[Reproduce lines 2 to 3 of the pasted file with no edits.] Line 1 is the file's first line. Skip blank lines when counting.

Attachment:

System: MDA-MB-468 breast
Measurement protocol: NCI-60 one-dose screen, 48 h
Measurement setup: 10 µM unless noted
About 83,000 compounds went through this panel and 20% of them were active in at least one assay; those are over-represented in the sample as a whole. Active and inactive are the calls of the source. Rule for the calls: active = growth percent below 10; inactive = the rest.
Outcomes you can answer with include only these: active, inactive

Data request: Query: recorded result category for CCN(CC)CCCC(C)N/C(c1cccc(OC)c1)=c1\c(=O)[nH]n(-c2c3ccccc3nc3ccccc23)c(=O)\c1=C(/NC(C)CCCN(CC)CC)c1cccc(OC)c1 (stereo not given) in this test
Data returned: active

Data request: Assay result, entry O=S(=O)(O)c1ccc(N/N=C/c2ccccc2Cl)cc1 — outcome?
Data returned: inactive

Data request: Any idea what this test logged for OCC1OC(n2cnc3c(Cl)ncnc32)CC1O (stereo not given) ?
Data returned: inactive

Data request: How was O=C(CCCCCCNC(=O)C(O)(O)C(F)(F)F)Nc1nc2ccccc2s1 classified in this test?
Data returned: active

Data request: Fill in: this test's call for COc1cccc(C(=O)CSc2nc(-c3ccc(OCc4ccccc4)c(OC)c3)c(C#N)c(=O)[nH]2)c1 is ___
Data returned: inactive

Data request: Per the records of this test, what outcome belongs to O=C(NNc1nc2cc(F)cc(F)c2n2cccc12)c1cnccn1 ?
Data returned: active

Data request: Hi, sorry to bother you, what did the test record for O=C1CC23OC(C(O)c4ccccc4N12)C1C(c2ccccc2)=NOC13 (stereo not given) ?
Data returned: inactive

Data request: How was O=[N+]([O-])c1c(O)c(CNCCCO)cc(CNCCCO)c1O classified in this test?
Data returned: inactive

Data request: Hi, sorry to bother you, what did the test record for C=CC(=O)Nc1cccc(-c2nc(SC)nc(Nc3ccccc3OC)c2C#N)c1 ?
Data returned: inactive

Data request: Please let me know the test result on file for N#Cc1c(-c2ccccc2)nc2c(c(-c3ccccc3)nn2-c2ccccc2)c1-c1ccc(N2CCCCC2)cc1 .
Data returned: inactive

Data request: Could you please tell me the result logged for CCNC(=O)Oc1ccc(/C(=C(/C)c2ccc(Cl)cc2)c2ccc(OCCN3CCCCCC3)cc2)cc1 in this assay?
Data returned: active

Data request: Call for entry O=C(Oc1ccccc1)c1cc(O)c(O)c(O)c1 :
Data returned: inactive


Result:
Measurement protocol: NCI-60 one-dose screen, 48 h
Measurement setup: 10 µM unless noted